Howard T. Pargen, Petitioner-appellant, v. Patrick T. Casey, Warden, Respondent-appellee, 12 F.3d 213 (6th Cir. 1993)Annotate this Case
Dec. 15, 1993
Before: KEITH and JONES, Circuit Judges, and RUBIN, District Judge.*
Howard T. Pargen, a pro se federal prisoner, appeals a district court order denying his petition for a writ of habeas corpus filed pursuant to 28 U.S.C. § 2254. The case has been referred to a panel of the court pursuant to Rule 9(a), Rules of the Sixth Circuit. Upon examination, this panel unanimously agrees that oral argument is not needed. Fed. R. App. P. 34(a). Appellee has informed the court that he will not be filing a brief.
In 1978, Pargen pleaded guilty to four counts of selling a controlled substance in the Montgomery County (Kentucky) Circuit Court. Pargen was sentenced to three years of imprisonment. The Kentucky appellate courts affirmed the conviction in subsequent post conviction challenges.
Pargen is now serving a federal sentence for an undisclosed conviction. He filed his request for habeas relief arguing that his federal sentence was illegally enhanced as a result of his state conviction. The case was referred to a magistrate judge who recommended that the petition be dismissed because Pargen was not in custody pursuant to a state court conviction that can be challenged under Sec. 2254. In addition, the magistrate judge noted that Pargen's proper form of relief was to challenge his federal sentence under 28 U.S.C. § 2255.
Pargen did not file specific objections; rather, he simply requested that his petition be withdrawn under Sec. 2254 and be resubmitted as a motion for a writ of "Error Coram Nobis." The district court noted that the writ of coram nobis was abolished by Fed. R. Civ. P. 60(b) and agreed with the magistrate judge that Pargen's proper avenue for relief was to challenge his federal sentence.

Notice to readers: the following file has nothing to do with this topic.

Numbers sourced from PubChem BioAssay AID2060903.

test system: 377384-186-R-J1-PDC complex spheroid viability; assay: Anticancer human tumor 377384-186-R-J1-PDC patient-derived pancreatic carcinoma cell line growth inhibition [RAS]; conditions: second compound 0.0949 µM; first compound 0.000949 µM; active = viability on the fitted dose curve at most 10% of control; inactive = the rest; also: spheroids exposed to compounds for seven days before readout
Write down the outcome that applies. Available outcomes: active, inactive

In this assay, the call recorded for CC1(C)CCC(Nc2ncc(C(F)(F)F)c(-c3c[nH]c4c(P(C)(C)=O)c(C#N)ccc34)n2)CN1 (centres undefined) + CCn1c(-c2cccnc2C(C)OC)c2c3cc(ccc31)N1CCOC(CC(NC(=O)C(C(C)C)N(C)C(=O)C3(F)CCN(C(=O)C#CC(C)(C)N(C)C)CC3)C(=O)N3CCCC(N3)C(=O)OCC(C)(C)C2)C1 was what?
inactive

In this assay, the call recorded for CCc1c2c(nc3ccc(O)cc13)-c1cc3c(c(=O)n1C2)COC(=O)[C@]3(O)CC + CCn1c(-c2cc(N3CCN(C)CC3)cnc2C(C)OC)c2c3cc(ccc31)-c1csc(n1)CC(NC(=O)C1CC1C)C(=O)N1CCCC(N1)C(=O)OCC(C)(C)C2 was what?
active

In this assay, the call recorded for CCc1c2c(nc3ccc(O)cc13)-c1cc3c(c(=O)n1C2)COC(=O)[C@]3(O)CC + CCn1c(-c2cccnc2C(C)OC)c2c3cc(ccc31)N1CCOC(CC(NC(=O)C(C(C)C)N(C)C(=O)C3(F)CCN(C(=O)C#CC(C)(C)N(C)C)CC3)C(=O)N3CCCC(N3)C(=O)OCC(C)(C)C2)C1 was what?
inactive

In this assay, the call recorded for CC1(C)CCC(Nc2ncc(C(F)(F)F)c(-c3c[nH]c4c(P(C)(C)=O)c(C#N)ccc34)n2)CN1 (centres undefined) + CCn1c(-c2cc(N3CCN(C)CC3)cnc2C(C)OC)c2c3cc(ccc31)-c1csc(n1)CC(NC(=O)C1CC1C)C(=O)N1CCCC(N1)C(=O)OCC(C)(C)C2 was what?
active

In his timely appeal, Pargen contends that the district court erred by not conducting an evidentiary hearing and that his illegal state conviction cannot be used to enhance his federal sentence. He requests the appointment of counsel and oral argument.
Upon de novo review, we conclude that the district court properly dismissed Pargen's petition because Pargen has not presented a cognizable claim under 28 U.S.C. § 2254.
Pargen has waived his right to appeal as he failed to file specific objections to the magistrate judge's report. Howard v. Secretary of Health and Human Servs., 932 F.2d 505, 509 (6th Cir. 1991). Nonetheless, we conclude that the petition was properly dismissed for the reasons expressed by the magistrate judge in his report and recommendation dated February 2, 1993, and as adopted by the district court in its order filed on February 11, 1993.
Accordingly, we deny the requests for relief and affirm the district court's order. Rule 9(b) (3), Rules of the Sixth Circuit.
The Honorable Carl B. Rubin, U.S. District Judge for the Southern District of Ohio, sitting by designation